Full Content is available to subscribers

Subscribe/Learn More  >

N-Heptane: Comparison of Spray Autoignition Experiments and Single Droplet Simulations

[+] Author Affiliations
Peter Rickmers, Christian Eigenbrod, Konstantin Klinkov

ZARM University of Bremen, Bremen, Germany

Paper No. GT2010-22348, pp. 291-300; 10 pages
  • ASME Turbo Expo 2010: Power for Land, Sea, and Air
  • Volume 2: Combustion, Fuels and Emissions, Parts A and B
  • Glasgow, UK, June 14–18, 2010
  • Conference Sponsors: International Gas Turbine Institute
  • ISBN: 978-0-7918-4397-0 | eISBN: 978-0-7918-3872-3
  • Copyright © 2010 by ASME


To achieve high process efficiency, modern combustion machines, inject liquid hydrocarbon fuels into compressed air at high temperatures and high pressure, resulting in a limited residence time of the fuel in the combustion chamber or a premixing duct before autoignition. The residence time however, is the only available time to provide a well stirred mixture with a lean overall equivalence ratio, near the adiabatic flammability limit, reducing the combustion temperature and in turn the production of thermal nitric oxides (NOx ) produced via the Zeldovich mechanism [1]. This paper details new results of experiments conducted in a Ludwieg–tube type wind tunnel, providing high temperature (≤1000K) and pressure (≤ 1.5MPa) flows with moderate flow rates (≤ 100m/s). N-heptane was injected into the flow in a simple unobstructed jet in cross flow (JICF) configuration in the middle of the test section. Single droplet numerical simulations were then conducted with an in-house code, the closed–vessel–simulation (CVS), which allows the simulation of the autoignition of a single droplet in a closed environment with fixed overall mixture ratio, using a reduced n-heptane kinetic with 67 species and 437 reactions [2]. The simulations were compared to the spray experiments, by assuming a Rosin-Rammler distribution for the spray and mapping the CVS results onto this distribution. The results show a promising similarity of the simulations and the experiments with a spray ignition likelihood distribution that has a maximum near the MMD (Mass Median Diameter).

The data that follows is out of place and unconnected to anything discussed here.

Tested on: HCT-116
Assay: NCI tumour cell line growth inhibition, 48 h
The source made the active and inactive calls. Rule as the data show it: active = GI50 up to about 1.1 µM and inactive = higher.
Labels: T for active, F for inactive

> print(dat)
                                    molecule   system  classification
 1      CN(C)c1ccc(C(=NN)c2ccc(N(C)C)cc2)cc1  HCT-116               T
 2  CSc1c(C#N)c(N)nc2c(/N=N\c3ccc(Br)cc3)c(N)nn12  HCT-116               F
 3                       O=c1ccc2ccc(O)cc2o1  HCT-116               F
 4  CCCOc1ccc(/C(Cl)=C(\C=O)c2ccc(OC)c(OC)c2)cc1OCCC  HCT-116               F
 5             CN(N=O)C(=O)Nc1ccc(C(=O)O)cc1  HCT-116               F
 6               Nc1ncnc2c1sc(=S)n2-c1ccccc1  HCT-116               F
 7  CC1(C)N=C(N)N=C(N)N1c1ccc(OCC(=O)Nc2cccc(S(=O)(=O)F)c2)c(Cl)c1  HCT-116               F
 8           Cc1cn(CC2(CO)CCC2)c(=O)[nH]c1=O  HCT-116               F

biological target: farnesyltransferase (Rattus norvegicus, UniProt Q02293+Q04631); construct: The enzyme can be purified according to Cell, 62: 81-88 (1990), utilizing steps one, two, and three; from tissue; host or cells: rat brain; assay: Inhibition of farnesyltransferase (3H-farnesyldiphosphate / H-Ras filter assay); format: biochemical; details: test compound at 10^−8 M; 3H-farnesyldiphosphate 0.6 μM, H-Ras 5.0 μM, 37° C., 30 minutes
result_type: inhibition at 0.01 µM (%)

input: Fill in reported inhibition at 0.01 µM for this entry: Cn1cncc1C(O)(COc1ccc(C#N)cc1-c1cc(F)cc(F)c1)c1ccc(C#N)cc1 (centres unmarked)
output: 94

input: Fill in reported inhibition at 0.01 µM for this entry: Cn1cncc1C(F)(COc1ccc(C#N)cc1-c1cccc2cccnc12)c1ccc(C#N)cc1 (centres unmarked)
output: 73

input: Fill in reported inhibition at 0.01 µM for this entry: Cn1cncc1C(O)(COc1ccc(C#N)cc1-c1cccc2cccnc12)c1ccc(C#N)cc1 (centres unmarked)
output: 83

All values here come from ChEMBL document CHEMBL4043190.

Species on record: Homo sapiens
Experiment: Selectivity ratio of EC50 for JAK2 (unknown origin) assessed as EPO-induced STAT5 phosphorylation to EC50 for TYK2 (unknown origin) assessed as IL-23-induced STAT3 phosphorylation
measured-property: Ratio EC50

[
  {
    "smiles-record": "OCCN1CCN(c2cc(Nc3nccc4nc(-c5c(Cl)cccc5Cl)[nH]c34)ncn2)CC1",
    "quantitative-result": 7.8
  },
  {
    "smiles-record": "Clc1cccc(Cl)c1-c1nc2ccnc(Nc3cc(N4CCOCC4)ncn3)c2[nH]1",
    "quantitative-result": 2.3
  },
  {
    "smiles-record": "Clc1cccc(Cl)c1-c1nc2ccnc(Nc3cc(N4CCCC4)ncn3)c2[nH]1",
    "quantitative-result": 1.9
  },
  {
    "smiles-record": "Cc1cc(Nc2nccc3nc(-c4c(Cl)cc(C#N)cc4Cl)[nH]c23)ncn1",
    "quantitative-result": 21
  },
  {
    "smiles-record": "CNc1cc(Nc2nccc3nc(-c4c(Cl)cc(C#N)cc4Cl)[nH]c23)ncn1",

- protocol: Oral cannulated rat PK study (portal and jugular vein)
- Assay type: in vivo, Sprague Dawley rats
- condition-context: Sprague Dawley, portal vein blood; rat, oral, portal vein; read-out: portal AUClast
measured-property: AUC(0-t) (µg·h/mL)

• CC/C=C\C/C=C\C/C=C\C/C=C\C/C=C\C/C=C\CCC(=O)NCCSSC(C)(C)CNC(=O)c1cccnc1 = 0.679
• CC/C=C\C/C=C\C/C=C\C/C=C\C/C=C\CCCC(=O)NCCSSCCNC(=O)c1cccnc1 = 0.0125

Copyright © 2010 by ASME



Interactive Graphics


Country-Specific Mortality and Growth Failure in Infancy and Yound Children and Association With Material Stature

Use interactive graphics and maps to view and sort country-specific infant and early dhildhood mortality and growth failure data and their association with maternal

Citing articles are presented as examples only. In non-demo SCM6 implementation, integration with CrossRef’s "Cited By" API will populate this tab (http://www.crossref.org/citedby.html).

Some tools below are only available to our subscribers or users with an online account.

Related Content

Customize your page view by dragging and repositioning the boxes below.

Related eBook Content
Topic Collections

Sorry! You do not have access to this content. For assistance or to subscribe, please contact us:

  • TELEPHONE: 1-800-843-2763 (Toll-free in the USA)
  • EMAIL: asmedigitalcollection@asme.org
Sign In